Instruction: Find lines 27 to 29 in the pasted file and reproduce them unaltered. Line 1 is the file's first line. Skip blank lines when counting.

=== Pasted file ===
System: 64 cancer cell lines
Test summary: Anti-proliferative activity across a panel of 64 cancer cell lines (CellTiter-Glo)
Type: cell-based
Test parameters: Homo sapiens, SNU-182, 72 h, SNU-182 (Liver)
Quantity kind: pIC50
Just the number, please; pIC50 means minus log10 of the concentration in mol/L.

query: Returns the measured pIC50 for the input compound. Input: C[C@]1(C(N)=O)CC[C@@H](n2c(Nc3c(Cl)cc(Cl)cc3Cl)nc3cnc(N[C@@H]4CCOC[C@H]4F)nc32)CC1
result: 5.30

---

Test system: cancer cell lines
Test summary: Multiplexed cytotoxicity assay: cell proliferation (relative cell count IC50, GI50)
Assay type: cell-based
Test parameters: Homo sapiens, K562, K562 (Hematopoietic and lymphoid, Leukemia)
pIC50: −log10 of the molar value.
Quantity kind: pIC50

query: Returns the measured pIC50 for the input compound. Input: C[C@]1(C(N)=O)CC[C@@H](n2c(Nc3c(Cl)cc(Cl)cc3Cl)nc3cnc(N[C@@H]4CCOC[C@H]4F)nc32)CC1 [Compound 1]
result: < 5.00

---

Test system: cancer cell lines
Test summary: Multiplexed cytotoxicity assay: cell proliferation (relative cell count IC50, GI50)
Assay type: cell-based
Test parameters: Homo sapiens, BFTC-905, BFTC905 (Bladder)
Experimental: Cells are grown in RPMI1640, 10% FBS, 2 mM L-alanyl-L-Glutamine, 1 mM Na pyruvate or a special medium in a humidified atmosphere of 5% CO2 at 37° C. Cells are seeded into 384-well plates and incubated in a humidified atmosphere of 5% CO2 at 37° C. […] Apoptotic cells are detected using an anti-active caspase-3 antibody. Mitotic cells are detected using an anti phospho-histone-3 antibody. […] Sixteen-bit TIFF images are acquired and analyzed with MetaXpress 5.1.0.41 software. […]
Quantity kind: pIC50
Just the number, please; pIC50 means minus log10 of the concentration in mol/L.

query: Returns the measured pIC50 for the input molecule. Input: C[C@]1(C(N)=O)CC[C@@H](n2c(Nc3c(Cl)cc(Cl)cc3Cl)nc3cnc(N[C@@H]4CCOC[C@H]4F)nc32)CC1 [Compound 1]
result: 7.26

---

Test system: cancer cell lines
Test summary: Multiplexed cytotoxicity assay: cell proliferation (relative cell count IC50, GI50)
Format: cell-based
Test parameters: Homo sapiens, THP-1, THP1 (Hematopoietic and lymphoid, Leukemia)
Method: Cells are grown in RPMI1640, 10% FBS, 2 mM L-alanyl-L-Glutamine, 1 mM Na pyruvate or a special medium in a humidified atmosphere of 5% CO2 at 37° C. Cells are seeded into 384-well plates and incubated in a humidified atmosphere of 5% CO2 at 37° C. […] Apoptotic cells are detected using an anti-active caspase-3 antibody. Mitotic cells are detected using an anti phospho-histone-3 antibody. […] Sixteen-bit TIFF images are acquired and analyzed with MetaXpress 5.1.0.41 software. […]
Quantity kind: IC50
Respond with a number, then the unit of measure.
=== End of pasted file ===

result: 7.26

---

Test system: cancer cell lines